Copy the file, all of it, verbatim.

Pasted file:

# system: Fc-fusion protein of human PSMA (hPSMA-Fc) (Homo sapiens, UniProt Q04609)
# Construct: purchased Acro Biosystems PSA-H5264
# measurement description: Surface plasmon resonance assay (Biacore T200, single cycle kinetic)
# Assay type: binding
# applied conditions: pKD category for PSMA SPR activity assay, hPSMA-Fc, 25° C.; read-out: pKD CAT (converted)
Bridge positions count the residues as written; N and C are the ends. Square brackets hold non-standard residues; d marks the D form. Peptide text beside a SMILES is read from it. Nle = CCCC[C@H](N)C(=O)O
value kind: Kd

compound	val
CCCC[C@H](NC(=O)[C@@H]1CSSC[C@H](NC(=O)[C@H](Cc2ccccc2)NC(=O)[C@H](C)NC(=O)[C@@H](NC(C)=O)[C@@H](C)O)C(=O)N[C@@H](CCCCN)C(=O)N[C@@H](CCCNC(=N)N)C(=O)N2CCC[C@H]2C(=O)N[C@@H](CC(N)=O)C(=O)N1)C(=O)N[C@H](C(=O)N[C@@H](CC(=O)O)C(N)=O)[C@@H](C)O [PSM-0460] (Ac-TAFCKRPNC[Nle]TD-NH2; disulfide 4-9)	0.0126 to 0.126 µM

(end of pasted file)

# system: Fc-fusion protein of human PSMA (hPSMA-Fc) (Homo sapiens, UniProt Q04609)
# Construct: purchased Acro Biosystems PSA-H5264
# measurement description: Surface plasmon resonance assay (Biacore T200, single cycle kinetic)
# Assay type: binding
# applied conditions: pKD category for PSMA SPR activity assay, hPSMA-Fc, 25° C.; read-out: pKD CAT (converted)
Bridge positions count the residues as written; N and C are the ends. Square brackets hold non-standard residues; d marks the D form. Peptide text beside a SMILES is read from it. Nle = CCCC[C@H](N)C(=O)O
value kind: Kd

compound	val
CCCC[C@H](NC(=O)[C@@H]1CSSC[C@H](NC(=O)[C@H](Cc2ccccc2)NC(=O)[C@H](C)NC(=O)[C@@H](NC(C)=O)[C@@H](C)O)C(=O)N[C@@H](CCCCN)C(=O)N[C@@H](CCCNC(=N)N)C(=O)N2CCC[C@H]2C(=O)N[C@@H](CC(N)=O)C(=O)N1)C(=O)N[C@H](C(=O)N[C@@H](CC(=O)O)C(N)=O)[C@@H](C)O [PSM-0460] (Ac-TAFCKRPNC[Nle]TD-NH2; disulfide 4-9)	0.0126 to 0.126 µM